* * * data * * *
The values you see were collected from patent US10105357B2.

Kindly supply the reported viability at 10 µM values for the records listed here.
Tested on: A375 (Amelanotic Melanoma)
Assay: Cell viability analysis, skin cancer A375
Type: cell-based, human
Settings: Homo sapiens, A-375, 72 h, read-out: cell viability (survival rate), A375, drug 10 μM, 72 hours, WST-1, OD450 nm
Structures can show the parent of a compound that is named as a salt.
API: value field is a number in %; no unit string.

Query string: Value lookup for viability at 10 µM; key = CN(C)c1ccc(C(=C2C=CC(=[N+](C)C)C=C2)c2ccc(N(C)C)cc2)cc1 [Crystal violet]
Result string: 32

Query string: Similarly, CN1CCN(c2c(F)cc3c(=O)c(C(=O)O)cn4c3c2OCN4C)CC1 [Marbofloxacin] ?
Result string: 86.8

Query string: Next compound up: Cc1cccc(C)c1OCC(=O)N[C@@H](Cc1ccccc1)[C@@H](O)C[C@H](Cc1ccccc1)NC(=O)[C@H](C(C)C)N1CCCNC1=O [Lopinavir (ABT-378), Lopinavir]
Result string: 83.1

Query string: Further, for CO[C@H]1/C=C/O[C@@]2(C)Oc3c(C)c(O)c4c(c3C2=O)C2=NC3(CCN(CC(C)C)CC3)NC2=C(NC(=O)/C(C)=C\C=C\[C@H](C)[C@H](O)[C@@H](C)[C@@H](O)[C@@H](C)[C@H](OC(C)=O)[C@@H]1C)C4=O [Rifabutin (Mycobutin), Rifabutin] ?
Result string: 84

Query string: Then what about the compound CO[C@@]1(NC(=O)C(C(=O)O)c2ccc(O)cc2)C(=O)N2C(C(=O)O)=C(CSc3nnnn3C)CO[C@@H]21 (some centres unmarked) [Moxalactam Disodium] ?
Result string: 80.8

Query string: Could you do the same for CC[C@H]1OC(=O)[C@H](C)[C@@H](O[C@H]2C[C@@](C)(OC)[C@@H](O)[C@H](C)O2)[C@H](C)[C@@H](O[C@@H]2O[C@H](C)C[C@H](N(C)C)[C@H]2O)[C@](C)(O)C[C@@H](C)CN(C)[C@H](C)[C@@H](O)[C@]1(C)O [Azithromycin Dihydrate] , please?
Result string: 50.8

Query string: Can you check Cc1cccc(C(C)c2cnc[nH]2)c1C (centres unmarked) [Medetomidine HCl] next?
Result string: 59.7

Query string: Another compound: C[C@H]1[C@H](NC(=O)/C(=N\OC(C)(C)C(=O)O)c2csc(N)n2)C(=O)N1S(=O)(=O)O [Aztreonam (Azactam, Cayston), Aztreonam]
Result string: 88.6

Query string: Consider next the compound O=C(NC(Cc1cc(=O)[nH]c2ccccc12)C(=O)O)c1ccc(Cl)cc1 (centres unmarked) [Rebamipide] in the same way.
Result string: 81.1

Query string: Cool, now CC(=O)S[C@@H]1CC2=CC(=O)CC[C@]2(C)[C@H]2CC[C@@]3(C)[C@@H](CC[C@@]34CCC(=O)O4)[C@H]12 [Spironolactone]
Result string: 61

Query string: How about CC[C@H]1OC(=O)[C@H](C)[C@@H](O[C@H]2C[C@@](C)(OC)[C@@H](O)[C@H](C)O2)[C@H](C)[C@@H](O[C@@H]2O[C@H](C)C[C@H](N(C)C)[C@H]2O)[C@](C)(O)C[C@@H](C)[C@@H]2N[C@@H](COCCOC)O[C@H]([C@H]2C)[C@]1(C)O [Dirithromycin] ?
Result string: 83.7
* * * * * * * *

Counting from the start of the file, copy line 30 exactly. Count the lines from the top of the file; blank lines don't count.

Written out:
Result string: 83.7